Pandemic Pets aims to understand how our relationships with our pets have evolved over the course of the pandemic, and how they might change after the pandemic. Currently, we are looking for participants to help us to understand this process.
You will be asked to complete an online survey now, and after the pandemic (likely fall of 2021 or winter of 2022, pending health restrictions). For your time you will be compensated by either an Amazon, or other ethical shopping site e-gift card of $5.00 CAN, or a donation of equal value to an animal shelter, for completing each survey. Your participation at each time point is entirely voluntary, and you may withdraw at any time. Each survey takes approximately 25-30 minutes, and your responses will be confidential.
To be eligible, you must be 18 or older, own a cat or dog, living in Canada or the U.S., and fluent in English. There are no physical risks in this study but you may experience mild discomfort when responding to questions on stress, feelings of loneliness, or mood.
If you are interested, please go to: https://carletonu.az1.qualtrics.com/jfe/form/SV_7WID0smvpkCxHw2 or email Sarah Kirkpatrick-Wahl at firstname.lastname@example.org or Kiri Sidhu at email@example.com. You may also contact Dr. Kim Matheson at firstname.lastname@example.org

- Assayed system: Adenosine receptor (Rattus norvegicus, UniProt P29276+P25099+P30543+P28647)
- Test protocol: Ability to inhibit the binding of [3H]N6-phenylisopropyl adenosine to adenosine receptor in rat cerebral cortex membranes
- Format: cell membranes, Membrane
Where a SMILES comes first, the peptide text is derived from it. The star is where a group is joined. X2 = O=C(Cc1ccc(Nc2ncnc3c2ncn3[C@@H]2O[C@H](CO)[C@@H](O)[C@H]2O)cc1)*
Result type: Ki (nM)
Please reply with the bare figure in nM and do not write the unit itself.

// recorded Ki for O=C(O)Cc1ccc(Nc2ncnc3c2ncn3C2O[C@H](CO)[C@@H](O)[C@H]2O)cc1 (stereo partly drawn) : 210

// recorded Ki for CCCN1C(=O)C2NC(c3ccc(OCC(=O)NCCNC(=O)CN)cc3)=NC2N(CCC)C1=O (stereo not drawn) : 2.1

The ethics for this project have been approved by the Research Ethics Board at Carleton University (Clearance #115831). If you have any ethical concerns about this study, please contact the Carleton University Research Ethics Board-B by email at email@example.com.
By Jennifer Vorobej, 4th-Year Neuroscience and Mental Health Student
By Zoë Williams, 4th year Neuroscience and Mental Health Student
We’ve all heard the saying, but how accurate is it? This informative video by Zoë Williams explores how the foods we eat can influence our brain and delves into the mechanics of how diet could impact mood and cognition, particularly highlighting the important role of our microbiota in this gut-brain axis.
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The past year has been challenging for all of us, but children and youth have been hit especially hard with stress, social isolation, and the loss of in-class learning and other routine activities. Studies indicate that the pandemic has taken a toll on mood and anxiety levels among kids and teens, underlining the critical importance of mental health care.
Fourth-year Neuroscience and Mental Health student Jennifer Vorobej created the poem below to encourage children and youth to ask for help when they need it through services like Kids Help Phone. It's okay to not be okay!